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Cell type-specific and time-dependent light exposure contribute to silencing in neurons expressing Channelrhodopsin-2

  1. Alexander M Herman
  2. Longwen Huang
  3. Dona K Murphey
  4. Isabella Garcia
  5. Benjamin R Arenkiel  Is a corresponding author
  1. Baylor College of Medicine, United States
  2. Jan and Dan Duncan Neurological Research Institute at Texas Children’s Hospital, United States
Research Article
Cite this article as: eLife 2014;3:e01481 doi: 10.7554/eLife.01481
7 figures

Figures

Effects of light pulse duration on CRH-expressing interneurons of the olfactory bulb.

(A) Crh-Cre+/−; ROSALSL-ChR2-EYFP mice express the ChR2-EYFP fusion protein in CRH-expressing interneurons of the external plexiform layer (EPL) of the main olfactory bulb (scale bar, 0.5 mm). Inlay represents zoomed image of ChR2-expressing interneurons of the EPL (scale bar, 100 μM). (B) Firing responses of ChR2-expressing neurons were recorded for seven different stimulation parameters. Each light stimulation parameter consists of a single train comprised of 20 light pulses (≈40 mW/mm2) at 20 Hz. Pulse width is the only condition that varies among the seven parameters. Parameter 1–1 ms pulse width/49 ms intervals, Parameter 2–5 ms pulse width/45 ms intervals, Parameter 3–10 ms pulse width/40 ms intervals, Parameter 4–25 ms pulse width/25 ms intervals, Parameter 5–40 ms pulse width/10 ms intervals, Parameter 6–45 ms pulse width/5 ms intervals, Parameter 7–49 ms pulse width/1 ms intervals. (C) Robust firing of a CRH-expressing EPL interneuron in response to brief light pulses (20 Hz, 10 ms pulse width). (D) Prolonged light pulse duration (20 Hz, 49 ms pulse width) leads to depolarization block in CRH interneurons. (E) Moderate current injection (60 pA) elicits regular firing of ChR2-expressing CRH interneurons. (F) High current injection (160 pA) results in depolarization block of ChR2-expressing CRH interneurons.

https://doi.org/10.7554/eLife.01481.003
Effects of light pulse duration on ChAT-expressing interneurons of the MHB and striatum.

(A) Chat-ChR2 transgenic mice display ChR2-EYFP expression in the medial habenula (MHB) (scale bar, 1 mm) and (B) striatum (scale bar, 1 mm). Inlays show zoomed images of respective ChR2-expressing MHB or striatal interneurons (scale bars, 100 μM). Regular firing of ChR2-expressing ChAT interneurons of the (C) MHB and (D) striatum in response to brief light pulses (20 Hz, 10 ms pulse width). Prolonged light pulse duration (20 Hz, 49 ms pulse width) leads to depolarization block in (E) MHB and (F) striatal ChAT interneurons. Moderate current injection results in steady firing of ChR2-expressing (G) MHB (50 pA) and (H) striatal (80 pA) ChAT interneurons. High current injection results in depolarization block of ChR2-expressing (I) MHB (150 pA) and (J) striatal (300 pA) ChAT interneurons.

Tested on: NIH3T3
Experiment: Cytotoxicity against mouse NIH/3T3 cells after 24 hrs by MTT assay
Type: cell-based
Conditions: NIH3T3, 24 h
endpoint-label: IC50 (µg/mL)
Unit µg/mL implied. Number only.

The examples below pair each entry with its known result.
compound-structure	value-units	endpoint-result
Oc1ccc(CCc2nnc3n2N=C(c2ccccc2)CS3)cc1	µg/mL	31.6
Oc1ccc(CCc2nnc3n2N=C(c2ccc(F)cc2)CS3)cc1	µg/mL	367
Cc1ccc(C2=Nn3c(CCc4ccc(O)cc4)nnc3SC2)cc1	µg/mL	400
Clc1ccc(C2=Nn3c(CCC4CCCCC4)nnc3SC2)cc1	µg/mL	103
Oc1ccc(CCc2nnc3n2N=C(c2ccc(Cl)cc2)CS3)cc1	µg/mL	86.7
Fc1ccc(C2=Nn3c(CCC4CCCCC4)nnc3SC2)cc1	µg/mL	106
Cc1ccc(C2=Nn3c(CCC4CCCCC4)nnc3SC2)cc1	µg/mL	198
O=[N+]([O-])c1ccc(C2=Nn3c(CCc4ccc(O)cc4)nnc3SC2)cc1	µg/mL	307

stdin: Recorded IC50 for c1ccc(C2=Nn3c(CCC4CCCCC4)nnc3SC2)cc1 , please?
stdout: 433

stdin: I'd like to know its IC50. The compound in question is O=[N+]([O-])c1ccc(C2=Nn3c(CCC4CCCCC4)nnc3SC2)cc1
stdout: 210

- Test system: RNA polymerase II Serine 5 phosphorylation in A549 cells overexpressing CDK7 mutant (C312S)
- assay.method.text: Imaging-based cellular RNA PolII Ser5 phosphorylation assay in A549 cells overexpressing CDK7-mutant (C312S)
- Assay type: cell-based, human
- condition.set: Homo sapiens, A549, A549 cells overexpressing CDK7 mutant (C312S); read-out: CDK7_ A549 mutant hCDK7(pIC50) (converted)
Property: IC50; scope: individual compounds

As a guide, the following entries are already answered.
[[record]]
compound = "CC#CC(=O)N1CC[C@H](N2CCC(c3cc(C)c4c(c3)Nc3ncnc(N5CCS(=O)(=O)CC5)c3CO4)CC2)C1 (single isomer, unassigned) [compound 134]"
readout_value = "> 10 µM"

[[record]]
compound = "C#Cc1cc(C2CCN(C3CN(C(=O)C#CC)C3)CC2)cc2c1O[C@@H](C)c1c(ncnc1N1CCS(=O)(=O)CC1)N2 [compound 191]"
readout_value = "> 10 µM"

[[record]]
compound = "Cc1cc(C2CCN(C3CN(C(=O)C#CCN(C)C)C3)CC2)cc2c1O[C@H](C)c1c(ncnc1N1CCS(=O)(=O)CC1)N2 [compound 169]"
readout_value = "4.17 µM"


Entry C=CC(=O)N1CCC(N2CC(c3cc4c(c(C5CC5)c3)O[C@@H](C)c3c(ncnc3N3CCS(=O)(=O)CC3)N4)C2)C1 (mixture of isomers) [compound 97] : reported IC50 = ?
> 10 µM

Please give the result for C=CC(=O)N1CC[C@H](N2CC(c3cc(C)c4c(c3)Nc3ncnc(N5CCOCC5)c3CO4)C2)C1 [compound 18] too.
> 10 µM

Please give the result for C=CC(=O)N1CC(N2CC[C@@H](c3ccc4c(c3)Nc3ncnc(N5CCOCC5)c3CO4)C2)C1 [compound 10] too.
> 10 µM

https://doi.org/10.7554/eLife.01481.004
Effects of light pulse duration on a heterogeneous SST interneuron population.

(AE) Sst-Cre+/−; ROSA26LSL-tdTomato animals express the tdTomato reporter in SST-positive interneurons, which display heterogeneous morphologies (scale bars, 50 μM). (F) Sst-Cre+/−; ROSALSL-ChR2-EYFP mice display diffuse expression of ChR2-EYFP throughout the cortex (scale bar, 1 mm). Inlay shows zoomed image of ChR2-expressing SST cortical interneurons (scale bar, 100 μM). (G) Steady firing of a regular-spiking ChR2-expressing SST cortical interneuron in response to brief light pulses (20 Hz, 10 ms pulse width). (H) Prolonged light pulse duration (20 Hz, 49 ms pulse width) leads to depolarization block in regular-spiking SST cortical interneurons. (I) Moderate current injection (30 pA) leads to steady firing of regular-spiking SST cortical interneurons expressing ChR2. (J) High current injection (100 pA) results in depolarization block of regular-spiking ChR2-expressing SST cortical interneurons. (K) Steady firing of a fast-spiking SST cortical interneuron in response to brief light pulse stimulation (20 Hz, 10 ms pulse width). (L) Prolonged light pulse duration (20 Hz, 49 ms pulse width) leads to robust firing in fast-spiking SST cortical interneurons. (M) Current injection (120 pA) leads to steady firing of fast-spiking SST interneurons. (N) High current injection (500 pA) results in robust firing of fast-spiking SST cortical interneurons.